Of course, refusing to believe a lie is difficult when everyone around you seems to be committed to it. But I think that you as Christian homeschool graduates have a distinct advantage. There are specific aspects of a Christian home education that make you more suited to believe the truth regardless of what others are thinking. First, since your education was firmly rooted in Scripture, you are better able to identify what is true. Publicly-schooled students are forbidden to study Scripture as a part of their education, at least in any meaningful way. Even Christian schools tend to relegate Scripture to Bible class and Chapel. However, my experience with Christian homeschoolers is that they integrate Scripture into nearly all their academic subjects. For example, just as scientists did for the vast majority of science history, I relate the science I teach in my courses to Scripture. In fact, I cannot imagine how I would teach science without relating it to Scripture, because they both come from the same Source.

In John 8:31-32, Jesus says, “If you continue in My word, then you are truly disciples of Mine; and you will know the truth, and the truth will make you free.” To know the truth, then, you have to be firmly grounded in God’s Word. Hopefully, the Bible was such an integral part of your education that you will be better to identify what is true and what is a lie. Of course, this means that you can’t stop your study of Scripture when you stop your formal education. Jesus says you must continue in His Word to know the truth. So you must continue with what your parents taught you – continue studying Scripture daily. That way, you will be able to discern the truth from the lies.

In addition, you have been given a better education than most of your non-homeschooled peers. How do I know this? Partly because of the many studies that demonstrate homeschool graduates are, on average, better educated than the rest of the population. But also, it has been my personal experience. I started working with homeschoolers before I had a child of my own, because as a university professor, my best chemistry and physics students were homeschool graduates. Indeed, while I no longer teach university classes full time, I still teach them occasionally, and to this day, my best students are still the homeschool graduates.

This superior education has taught you a lot of facts, but more importantly, it has taught you how to think critically. Lots of lies come wrapped in wonderfully pretty packages, promising joy and contentment. However, a critical thinker can look past the packaging and actually reason through the issue. Honestly, if more people knew how to do that, we wouldn’t be experiencing the cultural insanity we find ourselves in today. However, as experience has shown us, the general public is really quite inept at thinking critically, and as a result, the pretty packaging is enough to convince them that the lies are true.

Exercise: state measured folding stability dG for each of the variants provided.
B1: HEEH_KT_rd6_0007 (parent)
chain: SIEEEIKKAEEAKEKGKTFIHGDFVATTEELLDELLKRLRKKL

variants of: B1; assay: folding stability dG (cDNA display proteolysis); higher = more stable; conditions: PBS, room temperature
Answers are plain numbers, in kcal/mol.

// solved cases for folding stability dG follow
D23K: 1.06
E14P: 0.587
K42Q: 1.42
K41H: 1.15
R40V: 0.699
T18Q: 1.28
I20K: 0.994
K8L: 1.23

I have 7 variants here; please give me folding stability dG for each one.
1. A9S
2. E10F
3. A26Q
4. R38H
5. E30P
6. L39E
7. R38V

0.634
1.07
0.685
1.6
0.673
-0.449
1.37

But most importantly, you have been given an incredible gift in the form of your parents. Not many parents are willing to sacrifice for their children the way your parents have sacrificed for you. Think about it. How much money have your parents spent on overpriced homeschool curriculum written by greedy authors? How much money did they give up because one of them couldn’t have a job while you were being babysat in school? How much of their own time did they sacrifice in order to help you learn the things you needed to learn? Most parents don’t have to spend time worrying about trigonometry, but homeschooling parents do. Now that’s a sacrifice!

Finally, your parents have given you a unique gift when it comes to fighting our culture’s descent into madness. They have given you real-life examples of what can happen when you defy culture and do what you know is right. Think about it. Were your grandparents happy about your parents’ decision to homeschool you? What about your aunts and uncles? What about your parents’ non-homeschooling friends? How often did a well-meaning teacher try to convince your parents that they were going to ruin you by homeschooling you? The culture says that real education can only happen if you cloister kids away in a ghetto with others their age. We call that school. Aren’t you glad your parents didn’t believe that lie? If you haven’t done so already, the very first thing you need to do when you leave this auditorium is to thank your parents for their sacrifices and for resisting the culture and doing what they knew was right.